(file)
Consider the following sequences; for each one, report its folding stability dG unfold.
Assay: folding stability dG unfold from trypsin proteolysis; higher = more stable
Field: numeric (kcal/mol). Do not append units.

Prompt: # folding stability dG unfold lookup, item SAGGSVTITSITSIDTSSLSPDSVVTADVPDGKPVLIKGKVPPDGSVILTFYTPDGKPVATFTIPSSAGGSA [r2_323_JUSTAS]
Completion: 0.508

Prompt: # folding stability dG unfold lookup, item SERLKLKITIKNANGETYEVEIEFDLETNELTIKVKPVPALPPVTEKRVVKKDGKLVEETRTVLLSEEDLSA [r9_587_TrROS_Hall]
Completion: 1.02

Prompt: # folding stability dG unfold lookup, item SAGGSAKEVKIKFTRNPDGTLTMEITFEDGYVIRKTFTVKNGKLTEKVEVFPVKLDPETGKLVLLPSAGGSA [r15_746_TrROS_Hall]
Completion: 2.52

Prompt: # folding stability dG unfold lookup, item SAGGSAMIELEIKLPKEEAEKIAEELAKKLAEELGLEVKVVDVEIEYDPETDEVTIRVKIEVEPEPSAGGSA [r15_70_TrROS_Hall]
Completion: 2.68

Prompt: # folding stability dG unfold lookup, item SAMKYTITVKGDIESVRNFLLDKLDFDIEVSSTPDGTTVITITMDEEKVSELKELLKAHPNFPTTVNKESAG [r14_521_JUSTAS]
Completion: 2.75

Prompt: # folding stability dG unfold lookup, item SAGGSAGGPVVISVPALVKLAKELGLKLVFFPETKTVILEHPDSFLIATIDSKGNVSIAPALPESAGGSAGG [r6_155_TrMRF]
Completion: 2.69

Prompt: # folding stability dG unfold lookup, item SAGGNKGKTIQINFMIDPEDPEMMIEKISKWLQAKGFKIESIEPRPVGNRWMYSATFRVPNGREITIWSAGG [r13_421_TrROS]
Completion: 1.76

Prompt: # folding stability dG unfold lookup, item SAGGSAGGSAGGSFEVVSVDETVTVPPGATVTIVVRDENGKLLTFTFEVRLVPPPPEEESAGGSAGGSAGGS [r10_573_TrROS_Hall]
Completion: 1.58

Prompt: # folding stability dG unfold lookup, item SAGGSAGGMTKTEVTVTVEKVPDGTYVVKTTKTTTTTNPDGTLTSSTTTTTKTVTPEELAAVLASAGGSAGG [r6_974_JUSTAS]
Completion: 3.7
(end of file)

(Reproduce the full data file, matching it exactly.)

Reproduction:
Consider the following sequences; for each one, report its folding stability dG unfold.
Assay: folding stability dG unfold from trypsin proteolysis; higher = more stable
Field: numeric (kcal/mol). Do not append units.

Prompt: # folding stability dG unfold lookup, item SAGGSVTITSITSIDTSSLSPDSVVTADVPDGKPVLIKGKVPPDGSVILTFYTPDGKPVATFTIPSSAGGSA [r2_323_JUSTAS]
Completion: 0.508

Prompt: # folding stability dG unfold lookup, item SERLKLKITIKNANGETYEVEIEFDLETNELTIKVKPVPALPPVTEKRVVKKDGKLVEETRTVLLSEEDLSA [r9_587_TrROS_Hall]
Completion: 1.02

Prompt: # folding stability dG unfold lookup, item SAGGSAKEVKIKFTRNPDGTLTMEITFEDGYVIRKTFTVKNGKLTEKVEVFPVKLDPETGKLVLLPSAGGSA [r15_746_TrROS_Hall]
Completion: 2.52

Prompt: # folding stability dG unfold lookup, item SAGGSAMIELEIKLPKEEAEKIAEELAKKLAEELGLEVKVVDVEIEYDPETDEVTIRVKIEVEPEPSAGGSA [r15_70_TrROS_Hall]
Completion: 2.68

Prompt: # folding stability dG unfold lookup, item SAMKYTITVKGDIESVRNFLLDKLDFDIEVSSTPDGTTVITITMDEEKVSELKELLKAHPNFPTTVNKESAG [r14_521_JUSTAS]
Completion: 2.75

Prompt: # folding stability dG unfold lookup, item SAGGSAGGPVVISVPALVKLAKELGLKLVFFPETKTVILEHPDSFLIATIDSKGNVSIAPALPESAGGSAGG [r6_155_TrMRF]
Completion: 2.69

Prompt: # folding stability dG unfold lookup, item SAGGNKGKTIQINFMIDPEDPEMMIEKISKWLQAKGFKIESIEPRPVGNRWMYSATFRVPNGREITIWSAGG [r13_421_TrROS]
Completion: 1.76

Prompt: # folding stability dG unfold lookup, item SAGGSAGGSAGGSFEVVSVDETVTVPPGATVTIVVRDENGKLLTFTFEVRLVPPPPEEESAGGSAGGSAGGS [r10_573_TrROS_Hall]
Completion: 1.58

Prompt: # folding stability dG unfold lookup, item SAGGSAGGMTKTEVTVTVEKVPDGTYVVKTTKTTTTTNPDGTLTSSTTTTTKTVTPEELAAVLASAGGSAGG [r6_974_JUSTAS]
Completion: 3.7